There was a period in U.S. history that’s generally called The Era of Good Feelings. It was a time of relative stability and peace in the early 19th century, following years of disorder and economic crisis — not to mention the burning of the White House and the Capitol by British troops, in 1814.
And that’s going to be my flimsy excuse for calling the present day The Era of Bad Feelings — what with all the groping and fondling and squeezing and other forms of unwanted lascivious behavior, inflicted by powerful men in Washington and Hollywood upon powerless aides or secretaries or performers — that’s been coming to light lately. Among the notables accused:
U.S. Senator Al Franken, accused of groping by several women, who resigned last week, albeit reluctantly; Bill Cosby; Hollywood mogul Harvey Weinstein, who was fired by his own company for decades of abuses, then sought “heavy therapy and counseling”; U.S. Rep. John Conyers, the dean of the House, who “retired” after allegations that he paid $27,000 to a former staffer who resisted his sexual advances; the actor Kevin Spacey, who “is taking the time necessary to seek evaluation and treatment” after an accusation that he groped an underage actor in the 1980s; the comedian Louis C.K., who said, “These stories are true,” after accusations of crude behavior toward several women; “Today” show host Matt Lauer, who was fired by NBC for “inappropriate sexual behavior in the workplace”; journalist Charlie Rose, who was fired by both CBS and PBS; Alabama senatorial candidate Roy Moore, who several women say pursued them romantically when they were underage; TV director Brett Ratner; actor Jeremy Piven; Pixar founder John Lasseter, known for “touchy-feely tendencies”; actor Jeffrey Tambor, who won’t be returning to his TV show, “Transparent”; actor Dustin Hoffman (“I am sorry. It is not reflective of who I am."); MSNBC journalist Mark Halperin; director James Toback (with more than 200 women complaining); celebrity chef John Besh (who has stepped down from his restaurant group); Nickelodeon’s Chris Savino, who has been fired; actor Ben Affleck, who tweeted an apology for grabbing a woman’s breast on MTV; the comedian Andy Dick, who was fired from a film; Bob Weinstein, the brother of Harvey, who denies sexual harassment; Amazon Studios chief Roy Price; NPR Senior President of News Michael Oreskes, who resigned (over complaints dating back to his pre-NPR days); actor George Takei (the events “simply did not occur.”); actor Richard Dreyfuss (“The rules are changing invisibly underneath our feet. I am playing catch up.”); and entertainment mogul Russell Simmons, who stepped down “to commit myself to continuing my personal growth, spiritual learning and above all to listening.”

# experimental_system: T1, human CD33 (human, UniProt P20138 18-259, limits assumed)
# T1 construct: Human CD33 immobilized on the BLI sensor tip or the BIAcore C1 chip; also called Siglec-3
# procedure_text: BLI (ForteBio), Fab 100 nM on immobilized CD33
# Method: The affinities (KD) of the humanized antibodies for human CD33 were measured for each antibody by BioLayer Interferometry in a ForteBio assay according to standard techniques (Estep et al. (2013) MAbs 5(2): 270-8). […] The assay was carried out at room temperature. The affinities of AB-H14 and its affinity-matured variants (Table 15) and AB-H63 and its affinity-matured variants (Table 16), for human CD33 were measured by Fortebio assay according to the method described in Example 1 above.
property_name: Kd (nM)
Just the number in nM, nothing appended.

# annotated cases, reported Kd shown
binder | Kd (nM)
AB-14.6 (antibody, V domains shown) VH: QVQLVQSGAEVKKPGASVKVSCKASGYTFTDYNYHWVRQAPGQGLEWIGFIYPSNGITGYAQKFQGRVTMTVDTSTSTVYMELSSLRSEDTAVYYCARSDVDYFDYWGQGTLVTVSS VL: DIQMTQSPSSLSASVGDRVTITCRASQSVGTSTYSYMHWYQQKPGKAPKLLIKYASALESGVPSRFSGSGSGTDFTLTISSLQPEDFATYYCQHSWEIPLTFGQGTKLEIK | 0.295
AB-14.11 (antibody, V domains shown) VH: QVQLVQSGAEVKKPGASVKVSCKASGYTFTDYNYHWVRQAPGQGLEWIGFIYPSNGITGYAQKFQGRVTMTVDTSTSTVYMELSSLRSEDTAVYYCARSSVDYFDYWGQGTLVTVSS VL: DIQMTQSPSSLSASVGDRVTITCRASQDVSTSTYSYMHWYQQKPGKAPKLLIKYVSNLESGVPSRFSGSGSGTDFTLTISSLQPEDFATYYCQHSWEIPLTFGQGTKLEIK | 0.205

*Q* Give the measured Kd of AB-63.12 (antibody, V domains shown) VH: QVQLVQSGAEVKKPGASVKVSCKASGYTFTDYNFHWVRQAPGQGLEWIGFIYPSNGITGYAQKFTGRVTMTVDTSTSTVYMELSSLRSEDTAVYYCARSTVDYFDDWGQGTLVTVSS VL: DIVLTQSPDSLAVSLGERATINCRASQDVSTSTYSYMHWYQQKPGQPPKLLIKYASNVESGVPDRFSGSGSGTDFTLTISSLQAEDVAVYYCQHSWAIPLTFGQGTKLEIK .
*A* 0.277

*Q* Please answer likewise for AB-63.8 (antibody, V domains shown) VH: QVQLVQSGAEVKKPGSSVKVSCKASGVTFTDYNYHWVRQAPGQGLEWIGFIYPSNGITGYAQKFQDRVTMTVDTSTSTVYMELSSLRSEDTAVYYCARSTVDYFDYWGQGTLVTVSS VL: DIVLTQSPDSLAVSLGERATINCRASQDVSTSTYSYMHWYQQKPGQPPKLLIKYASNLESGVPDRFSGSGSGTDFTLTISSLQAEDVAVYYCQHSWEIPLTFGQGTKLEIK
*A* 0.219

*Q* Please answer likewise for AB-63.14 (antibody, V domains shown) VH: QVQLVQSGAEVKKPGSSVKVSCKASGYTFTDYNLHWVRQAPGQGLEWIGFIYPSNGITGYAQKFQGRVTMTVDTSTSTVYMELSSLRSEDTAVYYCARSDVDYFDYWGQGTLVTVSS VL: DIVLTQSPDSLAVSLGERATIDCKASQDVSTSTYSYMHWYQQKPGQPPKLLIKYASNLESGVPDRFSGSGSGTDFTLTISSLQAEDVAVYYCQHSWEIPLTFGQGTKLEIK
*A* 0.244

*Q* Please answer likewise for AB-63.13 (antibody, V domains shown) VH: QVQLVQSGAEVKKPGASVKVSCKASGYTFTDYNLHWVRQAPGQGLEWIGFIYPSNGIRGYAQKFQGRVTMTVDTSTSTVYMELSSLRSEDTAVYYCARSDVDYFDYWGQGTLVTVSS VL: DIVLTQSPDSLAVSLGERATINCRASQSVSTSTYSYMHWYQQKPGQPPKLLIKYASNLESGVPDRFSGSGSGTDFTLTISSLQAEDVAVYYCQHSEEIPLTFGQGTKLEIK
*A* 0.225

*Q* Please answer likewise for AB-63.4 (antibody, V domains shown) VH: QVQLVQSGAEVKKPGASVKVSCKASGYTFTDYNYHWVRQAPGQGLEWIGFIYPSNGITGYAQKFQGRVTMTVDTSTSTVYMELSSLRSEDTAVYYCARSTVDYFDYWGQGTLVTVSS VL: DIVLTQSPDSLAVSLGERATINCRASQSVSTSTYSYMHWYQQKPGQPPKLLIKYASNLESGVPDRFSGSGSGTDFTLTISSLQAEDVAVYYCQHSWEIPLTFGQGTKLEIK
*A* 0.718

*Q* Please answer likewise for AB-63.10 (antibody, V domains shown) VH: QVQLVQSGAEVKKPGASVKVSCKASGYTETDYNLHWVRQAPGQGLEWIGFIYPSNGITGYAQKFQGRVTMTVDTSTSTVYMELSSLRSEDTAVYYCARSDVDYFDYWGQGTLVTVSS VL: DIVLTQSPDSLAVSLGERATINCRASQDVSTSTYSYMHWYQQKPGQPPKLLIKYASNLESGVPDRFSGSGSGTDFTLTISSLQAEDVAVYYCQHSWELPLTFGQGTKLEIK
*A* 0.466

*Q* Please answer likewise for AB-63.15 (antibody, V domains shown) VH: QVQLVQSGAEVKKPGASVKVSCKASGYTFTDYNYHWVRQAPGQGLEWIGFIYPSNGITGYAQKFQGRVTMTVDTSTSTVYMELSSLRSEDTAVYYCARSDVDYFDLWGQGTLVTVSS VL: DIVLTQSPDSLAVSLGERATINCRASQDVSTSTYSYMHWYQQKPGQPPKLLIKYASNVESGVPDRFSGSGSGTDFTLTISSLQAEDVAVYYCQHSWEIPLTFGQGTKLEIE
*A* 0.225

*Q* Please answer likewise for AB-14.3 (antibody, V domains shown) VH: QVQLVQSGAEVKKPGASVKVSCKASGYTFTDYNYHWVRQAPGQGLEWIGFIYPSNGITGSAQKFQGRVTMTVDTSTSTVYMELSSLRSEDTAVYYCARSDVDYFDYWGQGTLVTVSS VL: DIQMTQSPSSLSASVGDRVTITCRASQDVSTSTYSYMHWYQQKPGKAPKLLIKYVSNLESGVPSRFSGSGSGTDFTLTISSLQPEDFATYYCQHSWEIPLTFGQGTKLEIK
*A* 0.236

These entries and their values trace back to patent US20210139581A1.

A lot of these cases were career-enders, and at first I thought, is the professional death penalty really appropriate punishment for what may have been a single incident, decades ago? But there don’t seem to be single incidents; more accusations kept emerging until long-term patterns of abuse emerged.
For these guys it wasn’t “a mistake,” or even a series of mistakes. It was a lifestyle. And maybe that lifestyle is coming to an end.
It feels like real change is afoot.
Reach Glenn Richter at firstname.lastname@example.org.
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